Did you know that the liquidator of a company can sometimes lay claim to assets held by other companies in your group? This article will outline when a liquidator can do that, and things you can do to increase your chances of defending this challenge.
When can a liquidator of a company lay claim to assets held by other companies in your group?
A key principle of New Zealand company law is that every company is a legal entity distinct from its shareholders. However, under section 271 of the Companies Act (Act) the courts have the ability to ‘pool’ (i.e. consider as one) the assets of related companies when one or more is liquidated, so that a related company which is not in liquidation becomes liable for the claims made against the company in liquidation.
Your companies will be related if you own the majority of shares in both companies.
So, when will a court order the pooling of assets? Section 272 of the Act sets out the guidelines for orders. In deciding whether to make an order, the court must have regard to:
- the extent to which the related company took part in the management of the company in liquidation;
- the conduct of the related company towards the creditors of the company in liquidation;
- the extent to which the circumstances that gave rise to the liquidation of the company are attributable to the actions of the related company; and
- such other matters as the court thinks fit.
Instances where orders have been made
The courts have relied on the following factors to reach the decision that a pooling order should be made:
- Two companies operating as one with each taking part in the management of the other. Issues may arise when the directors are the same for the company in liquidation and the related company.
- Employees working for various companies and paid from whatever source had funds.
- Considerable inter-company borrowing and intermingling of funds, especially if financing arrangements, flows of funds, inter-company lending and cross-guarantees form a web that cannot easily be disentangled.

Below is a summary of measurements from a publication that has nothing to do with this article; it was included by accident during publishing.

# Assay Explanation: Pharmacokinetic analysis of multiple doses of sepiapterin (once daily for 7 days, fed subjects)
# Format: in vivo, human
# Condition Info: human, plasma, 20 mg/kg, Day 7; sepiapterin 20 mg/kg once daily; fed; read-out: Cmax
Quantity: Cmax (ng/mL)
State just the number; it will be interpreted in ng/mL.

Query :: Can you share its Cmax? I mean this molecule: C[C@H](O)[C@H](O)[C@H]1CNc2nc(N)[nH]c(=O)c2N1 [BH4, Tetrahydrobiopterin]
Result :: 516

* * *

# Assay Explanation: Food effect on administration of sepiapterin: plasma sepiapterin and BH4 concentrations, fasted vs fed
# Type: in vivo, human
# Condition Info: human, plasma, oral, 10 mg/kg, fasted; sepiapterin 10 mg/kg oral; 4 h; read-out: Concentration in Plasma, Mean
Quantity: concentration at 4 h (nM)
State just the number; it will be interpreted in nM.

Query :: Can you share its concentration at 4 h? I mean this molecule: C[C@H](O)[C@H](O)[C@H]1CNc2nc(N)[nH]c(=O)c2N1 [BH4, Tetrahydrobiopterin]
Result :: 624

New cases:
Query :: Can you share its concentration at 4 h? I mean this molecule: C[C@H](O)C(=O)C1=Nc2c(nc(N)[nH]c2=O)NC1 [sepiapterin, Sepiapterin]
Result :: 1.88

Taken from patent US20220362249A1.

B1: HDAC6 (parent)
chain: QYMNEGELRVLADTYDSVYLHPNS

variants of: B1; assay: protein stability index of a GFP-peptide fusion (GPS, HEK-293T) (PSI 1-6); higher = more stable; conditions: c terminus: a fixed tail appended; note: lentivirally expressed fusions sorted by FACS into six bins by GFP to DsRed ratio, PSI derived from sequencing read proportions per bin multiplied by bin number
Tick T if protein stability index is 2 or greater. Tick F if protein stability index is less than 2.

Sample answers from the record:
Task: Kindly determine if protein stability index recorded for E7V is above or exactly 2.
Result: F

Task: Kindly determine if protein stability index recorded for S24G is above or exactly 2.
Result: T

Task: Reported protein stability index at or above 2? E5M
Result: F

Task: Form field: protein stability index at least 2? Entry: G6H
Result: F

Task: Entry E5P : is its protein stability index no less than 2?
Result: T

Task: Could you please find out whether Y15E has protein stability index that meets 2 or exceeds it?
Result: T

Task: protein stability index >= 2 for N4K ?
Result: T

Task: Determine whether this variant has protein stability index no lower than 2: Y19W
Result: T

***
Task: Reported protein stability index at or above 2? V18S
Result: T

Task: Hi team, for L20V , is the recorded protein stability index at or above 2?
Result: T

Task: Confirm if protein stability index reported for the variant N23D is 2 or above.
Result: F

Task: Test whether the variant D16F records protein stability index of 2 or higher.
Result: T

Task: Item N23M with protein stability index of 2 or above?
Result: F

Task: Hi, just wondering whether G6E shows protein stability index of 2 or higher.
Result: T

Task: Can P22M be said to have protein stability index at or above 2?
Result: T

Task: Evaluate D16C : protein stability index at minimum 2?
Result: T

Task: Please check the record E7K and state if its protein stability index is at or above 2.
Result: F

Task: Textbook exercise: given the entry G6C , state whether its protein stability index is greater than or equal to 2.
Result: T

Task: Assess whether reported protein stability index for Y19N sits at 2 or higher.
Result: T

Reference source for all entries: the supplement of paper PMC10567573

- Invoices to one company paid by the other.
- One bank cheque account for all companies and one payroll for all employees in the group.
- Companies having separate bank accounts but these being nothing more than channels though which funds passed to and from the principal company’s trading account.
- A subsidiary company being dependent on its parent company for support with no assets of its own.
- Creditors’ confusion as to which company they had contracted with.
- Creditors would or might be better off if a pooling order were made.
- Separating the companies would involve preferring some creditors and shareholders over others.
Take aways and recommendations
The more you are able to run each of your companies as a separate standalone operation, the better your chances of defending a pooling claim.
We recommend you:
- consider whether your group’s assets should be owned by a trading trust and leased to your companies. Trusts are not subject to the pooling regime;
- consider running each company as if it were a standalone entity with its own management, independent cashflow generating ability, and business model;
- have proper accounting practices in place, with separate, well-managed bank accounts and detailed financial records;
- ensure you have current documentation to deal with contractual arrangements between companies e.g., leases and services agreements;
- pay the market rate for inter-group transactions;
- consider appointing additional directors to ensure the directors for each company are not the same; and
- talk to your lawyer and accountant about whether there are other measures you could take, specific to your business.